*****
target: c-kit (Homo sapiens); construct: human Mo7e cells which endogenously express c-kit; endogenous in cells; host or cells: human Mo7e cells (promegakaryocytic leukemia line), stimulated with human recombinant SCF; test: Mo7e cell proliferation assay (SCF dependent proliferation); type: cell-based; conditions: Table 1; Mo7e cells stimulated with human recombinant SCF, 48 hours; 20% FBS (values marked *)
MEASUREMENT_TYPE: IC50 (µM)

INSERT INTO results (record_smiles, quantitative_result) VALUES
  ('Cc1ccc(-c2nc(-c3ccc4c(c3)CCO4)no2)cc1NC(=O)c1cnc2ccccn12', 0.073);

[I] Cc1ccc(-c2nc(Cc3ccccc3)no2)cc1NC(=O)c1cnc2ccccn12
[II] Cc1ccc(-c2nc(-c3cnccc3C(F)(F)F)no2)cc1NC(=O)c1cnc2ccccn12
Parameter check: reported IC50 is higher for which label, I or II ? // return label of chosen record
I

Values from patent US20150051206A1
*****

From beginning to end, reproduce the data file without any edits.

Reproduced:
target: c-kit (Homo sapiens); construct: human Mo7e cells which endogenously express c-kit; endogenous in cells; host or cells: human Mo7e cells (promegakaryocytic leukemia line), stimulated with human recombinant SCF; test: Mo7e cell proliferation assay (SCF dependent proliferation); type: cell-based; conditions: Table 1; Mo7e cells stimulated with human recombinant SCF, 48 hours; 20% FBS (values marked *)
MEASUREMENT_TYPE: IC50 (µM)

INSERT INTO results (record_smiles, quantitative_result) VALUES
  ('Cc1ccc(-c2nc(-c3ccc4c(c3)CCO4)no2)cc1NC(=O)c1cnc2ccccn12', 0.073);

[I] Cc1ccc(-c2nc(Cc3ccccc3)no2)cc1NC(=O)c1cnc2ccccn12
[II] Cc1ccc(-c2nc(-c3cnccc3C(F)(F)F)no2)cc1NC(=O)c1cnc2ccccn12
Parameter check: reported IC50 is higher for which label, I or II ? // return label of chosen record
I

Values from patent US20150051206A1